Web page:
While visiting one office recently, the president said that he didn’t see why he should have to replace the furniture and clean the space up a bit: “My customers don’t visit us, so why should I invest the money?,” he asked. Interesting perspective.

Our (not very diplomatic) response was that there was nothing for a customer to gain by visiting because there was nothing to learn from a visit.

I don’t know about you, but I’d be pretty proud to bring customers into a space that is clean, well-thought-out, filled with energetic, engaged people who exude a positive vibe. Now that makes a lasting positive impression on clients. Who knows, they might want to visit more often. Oh, and by mixing clients with staffers, you create the potential for employees to become HUGE BRAND ADVOCATES for your company.

By mixing clients with staffers, you create the potential for employees to become huge brand advocates for your company.

At another business, the CEO told the following story: one of their clients would drive three hours each way to visit their offices two or three times a month. Nancy, their client, claimed that the time she was at her supplier’s offices were the most high energy, productive, inspirational time for her, and she made frequent use of their office space.

Nancy would camp out in the “Library” and have the whole room to herself.  A tea drinker, she was kept well-stocked with tea, lunch, snacks — whatever she needed. When Nancy left for a new position, they celebrated her promotion with a nice dinner, and presented her with a “Lifetime Library Card.” Needless to say, Nancy is a huge brand advocate for the firm.

The lesson here is that when you treat customers like the valued guests they truly are, they will return the loyalty, and visit more often.

“What’s the big deal? They’re just our vendors.”

For starters, “vendor” feels like a dismissive term. Increasingly, companies that work the closest, in a collaborative spirit, with their clients are the ones that end up adding the most value. If you treat vendors like vendors, they will continue to act like transactional agents rather than value adding equals.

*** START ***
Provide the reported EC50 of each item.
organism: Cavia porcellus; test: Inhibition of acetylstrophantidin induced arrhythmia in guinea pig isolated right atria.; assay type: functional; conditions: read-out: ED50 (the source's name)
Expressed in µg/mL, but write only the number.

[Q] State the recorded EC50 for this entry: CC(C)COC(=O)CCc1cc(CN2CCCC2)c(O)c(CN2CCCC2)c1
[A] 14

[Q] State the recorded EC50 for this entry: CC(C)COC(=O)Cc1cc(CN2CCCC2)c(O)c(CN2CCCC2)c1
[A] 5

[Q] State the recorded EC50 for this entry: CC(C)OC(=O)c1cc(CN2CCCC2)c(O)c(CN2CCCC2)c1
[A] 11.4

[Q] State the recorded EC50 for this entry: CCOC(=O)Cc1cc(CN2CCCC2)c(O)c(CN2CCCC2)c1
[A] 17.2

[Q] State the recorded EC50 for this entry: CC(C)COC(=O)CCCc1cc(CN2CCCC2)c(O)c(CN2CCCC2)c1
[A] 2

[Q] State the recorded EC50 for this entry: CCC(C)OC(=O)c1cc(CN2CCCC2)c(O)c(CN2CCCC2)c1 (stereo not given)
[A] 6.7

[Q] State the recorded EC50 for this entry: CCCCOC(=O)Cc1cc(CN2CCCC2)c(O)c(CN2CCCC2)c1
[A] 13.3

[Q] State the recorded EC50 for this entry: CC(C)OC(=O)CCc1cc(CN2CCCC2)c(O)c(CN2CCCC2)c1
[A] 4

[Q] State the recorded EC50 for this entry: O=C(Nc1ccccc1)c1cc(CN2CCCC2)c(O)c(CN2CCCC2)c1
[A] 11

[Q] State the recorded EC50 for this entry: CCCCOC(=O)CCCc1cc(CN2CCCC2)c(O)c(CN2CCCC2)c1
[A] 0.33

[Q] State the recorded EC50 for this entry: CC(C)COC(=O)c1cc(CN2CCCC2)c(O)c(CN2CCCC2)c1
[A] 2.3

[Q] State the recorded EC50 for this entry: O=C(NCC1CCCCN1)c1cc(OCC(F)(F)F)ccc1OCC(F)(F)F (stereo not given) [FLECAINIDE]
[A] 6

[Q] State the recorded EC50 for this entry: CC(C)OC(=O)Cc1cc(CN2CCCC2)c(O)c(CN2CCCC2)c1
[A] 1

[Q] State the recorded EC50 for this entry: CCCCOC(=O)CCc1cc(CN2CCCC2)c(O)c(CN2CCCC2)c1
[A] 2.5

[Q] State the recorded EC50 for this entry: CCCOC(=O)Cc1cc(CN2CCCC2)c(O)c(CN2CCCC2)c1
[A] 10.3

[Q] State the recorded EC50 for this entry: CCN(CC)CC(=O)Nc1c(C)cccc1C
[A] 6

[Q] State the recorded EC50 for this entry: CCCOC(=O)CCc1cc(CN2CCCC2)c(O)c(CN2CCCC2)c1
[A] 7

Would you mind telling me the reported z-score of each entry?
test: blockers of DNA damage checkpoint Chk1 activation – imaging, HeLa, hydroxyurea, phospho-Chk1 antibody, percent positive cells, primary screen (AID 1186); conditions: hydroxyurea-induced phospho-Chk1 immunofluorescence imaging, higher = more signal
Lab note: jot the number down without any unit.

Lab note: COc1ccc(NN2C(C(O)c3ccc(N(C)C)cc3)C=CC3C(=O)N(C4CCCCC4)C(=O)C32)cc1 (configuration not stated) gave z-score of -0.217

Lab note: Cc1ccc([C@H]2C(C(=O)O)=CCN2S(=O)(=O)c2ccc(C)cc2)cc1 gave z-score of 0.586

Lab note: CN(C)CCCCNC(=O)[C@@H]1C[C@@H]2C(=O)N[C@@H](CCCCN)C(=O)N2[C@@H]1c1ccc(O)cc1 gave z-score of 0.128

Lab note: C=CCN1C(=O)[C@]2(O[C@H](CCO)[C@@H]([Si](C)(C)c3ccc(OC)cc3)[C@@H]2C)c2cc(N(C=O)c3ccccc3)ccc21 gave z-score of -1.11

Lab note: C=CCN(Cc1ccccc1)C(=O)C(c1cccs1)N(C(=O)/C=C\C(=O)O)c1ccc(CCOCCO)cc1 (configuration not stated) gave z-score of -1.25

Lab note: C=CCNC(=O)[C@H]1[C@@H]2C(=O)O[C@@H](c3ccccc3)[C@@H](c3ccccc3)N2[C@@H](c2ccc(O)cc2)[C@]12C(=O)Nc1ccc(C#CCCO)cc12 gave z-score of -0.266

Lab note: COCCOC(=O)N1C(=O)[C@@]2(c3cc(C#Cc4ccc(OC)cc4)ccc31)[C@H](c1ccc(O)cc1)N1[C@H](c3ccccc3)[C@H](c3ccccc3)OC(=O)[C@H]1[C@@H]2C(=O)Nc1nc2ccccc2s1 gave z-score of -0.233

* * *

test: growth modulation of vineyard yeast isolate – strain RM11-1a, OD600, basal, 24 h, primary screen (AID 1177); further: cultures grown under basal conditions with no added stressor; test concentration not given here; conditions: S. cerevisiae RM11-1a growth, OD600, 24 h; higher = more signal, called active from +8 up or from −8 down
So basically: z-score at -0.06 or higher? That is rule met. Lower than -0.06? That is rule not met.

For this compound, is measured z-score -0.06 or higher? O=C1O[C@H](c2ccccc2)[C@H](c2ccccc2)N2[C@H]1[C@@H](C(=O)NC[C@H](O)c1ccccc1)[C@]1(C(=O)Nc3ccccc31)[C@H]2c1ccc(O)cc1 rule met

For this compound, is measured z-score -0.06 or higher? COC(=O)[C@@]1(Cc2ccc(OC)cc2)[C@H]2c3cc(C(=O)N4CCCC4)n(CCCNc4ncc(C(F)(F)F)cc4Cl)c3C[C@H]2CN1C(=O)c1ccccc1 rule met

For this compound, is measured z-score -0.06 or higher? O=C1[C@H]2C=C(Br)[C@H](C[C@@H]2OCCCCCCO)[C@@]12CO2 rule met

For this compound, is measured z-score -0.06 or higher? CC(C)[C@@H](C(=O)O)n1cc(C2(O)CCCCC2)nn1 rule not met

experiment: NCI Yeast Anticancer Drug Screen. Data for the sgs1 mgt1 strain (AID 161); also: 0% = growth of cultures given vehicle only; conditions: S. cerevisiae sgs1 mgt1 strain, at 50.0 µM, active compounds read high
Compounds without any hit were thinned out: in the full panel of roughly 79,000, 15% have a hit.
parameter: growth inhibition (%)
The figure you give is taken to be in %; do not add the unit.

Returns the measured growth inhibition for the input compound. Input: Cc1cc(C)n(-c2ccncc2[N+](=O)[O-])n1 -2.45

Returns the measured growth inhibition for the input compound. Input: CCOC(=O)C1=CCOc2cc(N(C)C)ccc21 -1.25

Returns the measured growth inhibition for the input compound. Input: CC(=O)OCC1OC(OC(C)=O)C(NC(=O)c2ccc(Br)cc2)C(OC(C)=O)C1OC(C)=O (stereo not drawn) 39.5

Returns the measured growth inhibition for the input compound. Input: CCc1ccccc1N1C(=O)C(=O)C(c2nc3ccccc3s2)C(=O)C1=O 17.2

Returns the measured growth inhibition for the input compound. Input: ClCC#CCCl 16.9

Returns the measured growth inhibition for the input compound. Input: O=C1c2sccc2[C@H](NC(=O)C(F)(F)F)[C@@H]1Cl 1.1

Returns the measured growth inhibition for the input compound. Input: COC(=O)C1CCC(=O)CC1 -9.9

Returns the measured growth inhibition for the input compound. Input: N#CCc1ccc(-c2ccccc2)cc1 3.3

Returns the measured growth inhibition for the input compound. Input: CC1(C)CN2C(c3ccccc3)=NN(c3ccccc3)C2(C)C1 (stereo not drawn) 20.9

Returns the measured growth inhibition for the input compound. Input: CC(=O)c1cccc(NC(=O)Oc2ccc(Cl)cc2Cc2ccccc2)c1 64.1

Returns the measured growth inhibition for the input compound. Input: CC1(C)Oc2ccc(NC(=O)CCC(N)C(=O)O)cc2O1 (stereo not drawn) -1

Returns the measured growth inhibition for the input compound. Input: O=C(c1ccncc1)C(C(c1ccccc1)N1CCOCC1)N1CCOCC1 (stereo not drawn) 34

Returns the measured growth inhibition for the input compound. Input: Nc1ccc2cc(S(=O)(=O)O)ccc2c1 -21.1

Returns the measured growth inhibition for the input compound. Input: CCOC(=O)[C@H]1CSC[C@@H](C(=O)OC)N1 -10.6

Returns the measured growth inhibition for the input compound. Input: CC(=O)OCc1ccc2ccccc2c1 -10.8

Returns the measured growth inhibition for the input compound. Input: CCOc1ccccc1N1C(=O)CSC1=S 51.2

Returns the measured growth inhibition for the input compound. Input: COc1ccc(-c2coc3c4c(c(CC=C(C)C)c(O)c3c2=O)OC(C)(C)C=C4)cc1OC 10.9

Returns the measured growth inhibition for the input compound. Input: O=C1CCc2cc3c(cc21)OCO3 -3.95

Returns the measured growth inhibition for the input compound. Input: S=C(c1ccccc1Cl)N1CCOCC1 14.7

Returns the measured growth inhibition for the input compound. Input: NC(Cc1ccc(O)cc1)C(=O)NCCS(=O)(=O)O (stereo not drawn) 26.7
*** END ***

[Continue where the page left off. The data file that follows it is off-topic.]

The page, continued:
Another thing to keep in mind: your suppliers visit a lot of other companies, including your competitors. And they talk. If they’re treated with respect, and recognized for the value they bring to the table, then they’re on the road to being brand ambassadors for your business.

One company we know insists that whenever a “vendor” takes them to a lunch, dinner, or an event, the next time, the company takes the supplier. It sends a very effective message that “we’re in this together,” sharing on the upside and downside. It is a relationship of equals.

Suppliers can be — and should be — treated as valuable brand ambassadors in the making. If your offices are dingy, and they’re treated like second-class citizens, word gets around. Likewise, when you treat them like you would a customer or staffer, you’re on the road to developing even more ambassadors for your brand.

The little things make a big difference.

When people enter your business — employees, customers, suppliers, interviewees, whomever — you’re automatically in the hospitality business. This is your chance to shine.  Doing the “same old, same old” will not advance the cause of building your brand and your business.

If you’ve ever stayed in a Ritz-Carlton hotel, you’ve probably noticed the higher standard of service they provide, and it is surprisingly simple: at the Ritz, “we are ladies and gentlemen serving ladies and gentlemen.”